San Francisco

Harold Paris

Stephen Wirtz Gallery

Since his arrival in Berkeley in 1960, Harold Paris has explored a wide variety of materials, pioneering in the use of direct bronze casting processes and also playing a seminal role in the “pot palace” ceramic studio centered on Peter Voulkos. His art has been an intriguing amalgamation of technical tour de force, spiritualism and social concern.

Paris has worked as printmaker, sculptor, performance artist and filmmaker, often mixing forms and ideas to create works of a highly theatrical nature. While Paris has influenced Bay Area art as an educator, his own art has often been contradictory to or separate from the mainstream style. (For example, Paris chose to produce austere environments when Funk reached its Northern California apex during the last decade.)

Unlike many of his contemporaries who matriculated out of a California “be here now” esthetic, Paris’ consciousness has remained firmly rooted in his Jewish upbringing and old-world sensibility. Underlying his eclectic use of materials is a very definite and traditional religious concern for the human condition. From his early Buchenwald print suite to the soul series created in response to Berkeley politics in the late ’60s, Paris has attempted to comprehend and possibly expurgate the tragedies of the past 40 years. In his best works, particularly the monumental ceramic walls, Paris has articulated his spiritual concerns while avoiding the literalism which on occasion has turned his art into uncomfortable melodrama.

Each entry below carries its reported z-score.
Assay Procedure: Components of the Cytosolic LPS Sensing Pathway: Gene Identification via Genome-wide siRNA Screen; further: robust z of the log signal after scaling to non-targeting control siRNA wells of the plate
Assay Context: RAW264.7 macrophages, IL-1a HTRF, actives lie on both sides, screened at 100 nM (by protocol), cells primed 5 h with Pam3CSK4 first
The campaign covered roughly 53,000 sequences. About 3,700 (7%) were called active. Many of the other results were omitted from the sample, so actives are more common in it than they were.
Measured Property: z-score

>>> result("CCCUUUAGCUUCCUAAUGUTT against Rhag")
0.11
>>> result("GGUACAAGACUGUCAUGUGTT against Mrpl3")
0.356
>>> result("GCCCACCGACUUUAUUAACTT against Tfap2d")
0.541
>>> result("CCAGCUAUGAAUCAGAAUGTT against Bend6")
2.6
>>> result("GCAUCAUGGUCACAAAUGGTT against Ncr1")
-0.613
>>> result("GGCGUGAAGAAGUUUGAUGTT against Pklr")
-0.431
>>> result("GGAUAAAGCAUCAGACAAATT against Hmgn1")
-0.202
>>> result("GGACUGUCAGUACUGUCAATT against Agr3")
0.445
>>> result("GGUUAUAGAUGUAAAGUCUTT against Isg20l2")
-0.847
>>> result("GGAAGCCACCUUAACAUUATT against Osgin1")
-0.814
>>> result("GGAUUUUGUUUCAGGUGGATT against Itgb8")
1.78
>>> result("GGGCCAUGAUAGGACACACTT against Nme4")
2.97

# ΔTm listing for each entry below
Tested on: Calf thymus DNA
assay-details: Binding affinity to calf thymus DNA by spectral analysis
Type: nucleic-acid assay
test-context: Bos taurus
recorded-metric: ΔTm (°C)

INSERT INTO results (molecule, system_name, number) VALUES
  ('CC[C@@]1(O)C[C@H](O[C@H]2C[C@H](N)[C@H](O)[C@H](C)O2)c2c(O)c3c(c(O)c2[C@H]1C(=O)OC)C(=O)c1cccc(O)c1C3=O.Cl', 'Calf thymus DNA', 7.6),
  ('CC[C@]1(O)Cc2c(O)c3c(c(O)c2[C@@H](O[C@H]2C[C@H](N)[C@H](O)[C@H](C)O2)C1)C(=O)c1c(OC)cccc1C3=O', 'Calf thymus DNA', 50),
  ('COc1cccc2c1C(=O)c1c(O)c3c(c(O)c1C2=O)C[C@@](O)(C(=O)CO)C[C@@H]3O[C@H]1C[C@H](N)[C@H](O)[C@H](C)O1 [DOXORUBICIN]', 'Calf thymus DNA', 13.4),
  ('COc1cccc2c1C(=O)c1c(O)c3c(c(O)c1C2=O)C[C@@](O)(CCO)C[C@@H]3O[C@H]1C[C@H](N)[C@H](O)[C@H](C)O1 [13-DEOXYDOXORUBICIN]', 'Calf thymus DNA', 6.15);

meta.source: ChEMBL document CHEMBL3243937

“The 26 Days of John Little” series developed as a response to the death of the artist’s brother-in-law at the age of 26. Just as Paris’ soul series reflected the political climate and new technological developments of the ’60s, the most recent work incorporates a personal theme and technology (pressed paper) that touches upon the inwardness and fragility of the ’70s consciousness. His most recent exhibition is a diverse and ambitious presentation; however, Paris’ penchant for symbolism and theatricality sometimes overwhelms his art.

Two freestanding sculptures dominated the gallery. The Unreality of Looking Out a Window (Female) is a large bedlike platform with a net canopy suspended by a pulley system attached to the ceiling. Implanted in the surface are a variety of objects, including a broken wine glass with red napkin, pin cushion and cotton swabbing. Imprints of other materials including a window shade cord are visible in the rough, off-white surface of the platform. Adjacent to the main piece is a folding canvas stool with a top hat resting against its bottom rung.

The Nonacquiescence of a Laughing Chelmite resembles a doctor’s examination table. On the platform a white dacron shroud covers a bouquet of artificial pink roses. At one end of the piece rests a rounded skull-like shape, wrapped in cloth, on which a collage of minute figures looking through a window has been applied.